Further complicating this matter is that states may define clothing differently. Thorough analysis should be done for every state that you are doing business in.
Remote Seller Sales Tax Question #4: Are we required to register and file in new states and if so, will that create an income tax filing requirement?
In order to collect and remit sales tax in a state, a business needs to be registered with the state’s Department of Revenue. Remote businesses should consider that as they register in new states, this action will likely draw attention from the state revenue departments with respect to income and franchise taxes.
A determination will need to be made if being registered for sales tax purposes constitutes “doing business” in each state and what additional filings may be required.
Remote Seller Sales Tax Question #5: Are changes needed in the people/processes/systems/software to comply?
Even if you have established where you should file, are you equipped with the resources to do so? It can be time-consuming and burdensome, especially for businesses with a large economic footprint to comply with numerous filings considering most states impose a quarterly or monthly remittance. Sales tax software is useful, however you will want to ensure that you select the right package that fits your business to avoid incurring unnecessary charges. Additionally, you’ll need properly trained personnel to implement and use the software.
Remote Seller Sales Tax Question #6: Are changes needed to our billing procedures?
Consider new states you will be filing in. Are you making both taxable and non-taxable sales to the same customer? Itemizing invoices is vital so that you are only collecting sales tax on taxable items and services. Keep this is mind as you are shopping for software – some might be able to streamline this process.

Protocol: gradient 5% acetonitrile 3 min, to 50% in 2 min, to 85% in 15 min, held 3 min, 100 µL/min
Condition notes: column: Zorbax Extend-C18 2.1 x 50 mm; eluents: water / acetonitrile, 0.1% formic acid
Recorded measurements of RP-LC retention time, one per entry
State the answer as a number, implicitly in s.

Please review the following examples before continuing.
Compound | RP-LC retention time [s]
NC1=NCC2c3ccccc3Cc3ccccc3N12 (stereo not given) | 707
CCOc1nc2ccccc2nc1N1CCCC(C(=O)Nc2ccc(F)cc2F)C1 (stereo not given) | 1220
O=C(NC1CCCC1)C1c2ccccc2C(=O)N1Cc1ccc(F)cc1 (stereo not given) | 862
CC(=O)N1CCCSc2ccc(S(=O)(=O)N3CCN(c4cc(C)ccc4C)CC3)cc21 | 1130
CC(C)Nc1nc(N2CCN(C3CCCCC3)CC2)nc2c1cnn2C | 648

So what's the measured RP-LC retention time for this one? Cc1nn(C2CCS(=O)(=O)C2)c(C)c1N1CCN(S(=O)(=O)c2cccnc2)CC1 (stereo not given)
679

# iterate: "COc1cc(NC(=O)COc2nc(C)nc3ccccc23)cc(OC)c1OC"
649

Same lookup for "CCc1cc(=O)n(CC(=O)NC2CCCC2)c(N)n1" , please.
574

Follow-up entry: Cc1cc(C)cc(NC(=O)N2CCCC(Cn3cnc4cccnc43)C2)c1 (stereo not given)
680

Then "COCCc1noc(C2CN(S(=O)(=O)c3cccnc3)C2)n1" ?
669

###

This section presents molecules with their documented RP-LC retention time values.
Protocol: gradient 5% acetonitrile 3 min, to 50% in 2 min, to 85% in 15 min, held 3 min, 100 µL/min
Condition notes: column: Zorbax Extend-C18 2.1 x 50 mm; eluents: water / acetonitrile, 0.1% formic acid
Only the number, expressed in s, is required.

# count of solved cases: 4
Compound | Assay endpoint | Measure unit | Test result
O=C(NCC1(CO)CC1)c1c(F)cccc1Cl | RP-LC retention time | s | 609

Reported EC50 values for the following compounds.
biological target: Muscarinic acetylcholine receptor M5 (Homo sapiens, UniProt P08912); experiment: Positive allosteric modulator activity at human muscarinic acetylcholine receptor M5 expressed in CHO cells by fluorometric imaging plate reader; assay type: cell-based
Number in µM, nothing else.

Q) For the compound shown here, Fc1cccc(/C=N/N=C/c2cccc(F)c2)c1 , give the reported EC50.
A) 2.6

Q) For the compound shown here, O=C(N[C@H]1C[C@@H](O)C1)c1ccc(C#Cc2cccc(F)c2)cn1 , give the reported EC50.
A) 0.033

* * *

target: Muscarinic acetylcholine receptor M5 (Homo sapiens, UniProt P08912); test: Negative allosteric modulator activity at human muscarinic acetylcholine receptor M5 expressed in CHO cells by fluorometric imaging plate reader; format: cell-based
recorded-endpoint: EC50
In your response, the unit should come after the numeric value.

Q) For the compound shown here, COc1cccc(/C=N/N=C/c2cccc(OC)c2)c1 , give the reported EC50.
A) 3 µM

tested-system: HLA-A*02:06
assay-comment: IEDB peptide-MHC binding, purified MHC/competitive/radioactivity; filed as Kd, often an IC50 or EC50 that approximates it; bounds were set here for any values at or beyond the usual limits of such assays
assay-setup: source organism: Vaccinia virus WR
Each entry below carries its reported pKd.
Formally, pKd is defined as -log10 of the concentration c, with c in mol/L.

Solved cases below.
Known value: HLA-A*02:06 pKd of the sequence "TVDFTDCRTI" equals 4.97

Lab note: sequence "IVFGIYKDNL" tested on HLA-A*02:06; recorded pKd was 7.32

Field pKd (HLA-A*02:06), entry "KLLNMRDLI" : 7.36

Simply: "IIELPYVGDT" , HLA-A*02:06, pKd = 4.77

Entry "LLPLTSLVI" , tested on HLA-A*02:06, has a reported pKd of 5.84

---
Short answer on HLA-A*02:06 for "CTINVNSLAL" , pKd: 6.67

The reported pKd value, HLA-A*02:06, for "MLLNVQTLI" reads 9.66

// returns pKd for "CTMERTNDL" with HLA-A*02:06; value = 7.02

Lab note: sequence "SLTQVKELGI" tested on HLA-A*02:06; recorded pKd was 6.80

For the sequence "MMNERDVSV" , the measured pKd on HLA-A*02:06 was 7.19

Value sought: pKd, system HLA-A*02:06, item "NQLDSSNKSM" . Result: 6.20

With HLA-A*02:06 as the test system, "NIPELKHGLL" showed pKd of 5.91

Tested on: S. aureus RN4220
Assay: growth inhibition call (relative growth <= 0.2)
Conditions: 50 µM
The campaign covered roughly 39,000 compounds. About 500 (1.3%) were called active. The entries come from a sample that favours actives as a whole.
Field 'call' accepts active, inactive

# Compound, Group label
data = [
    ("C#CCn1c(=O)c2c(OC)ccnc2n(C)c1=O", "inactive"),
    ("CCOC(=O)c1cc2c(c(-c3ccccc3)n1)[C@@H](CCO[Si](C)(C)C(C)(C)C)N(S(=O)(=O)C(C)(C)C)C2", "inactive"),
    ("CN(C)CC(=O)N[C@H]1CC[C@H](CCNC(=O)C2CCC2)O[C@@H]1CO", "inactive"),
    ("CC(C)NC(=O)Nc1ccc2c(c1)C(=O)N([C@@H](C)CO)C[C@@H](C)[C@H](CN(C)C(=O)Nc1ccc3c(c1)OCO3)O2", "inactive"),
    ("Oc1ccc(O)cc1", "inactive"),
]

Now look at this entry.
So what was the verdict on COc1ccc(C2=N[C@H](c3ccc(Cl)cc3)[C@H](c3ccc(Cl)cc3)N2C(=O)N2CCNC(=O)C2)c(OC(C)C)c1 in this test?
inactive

Remote Seller Sales Tax Question #7: Are changes needed in our marketing materials or customer contracts?
Your customers may be surprised to see an increase on their bills due to sales tax if it was not previously collected. It is imperative that these changes are clearly communicated with new and existing customers. With larger vendor contracts, the dollar impact on the customer can be substantial, and contracts should be amended to reflect that sales tax will be applied if necessary.
Remote Seller Sales Tax Question #8: Are we tracking changes in state sales tax laws as they occur?
Keeping up with various state tax law changes in every state is an onerous task. Sales tax rates can change from year to year, sales tax holidays are introduced periodically, and even the taxability of an item can change.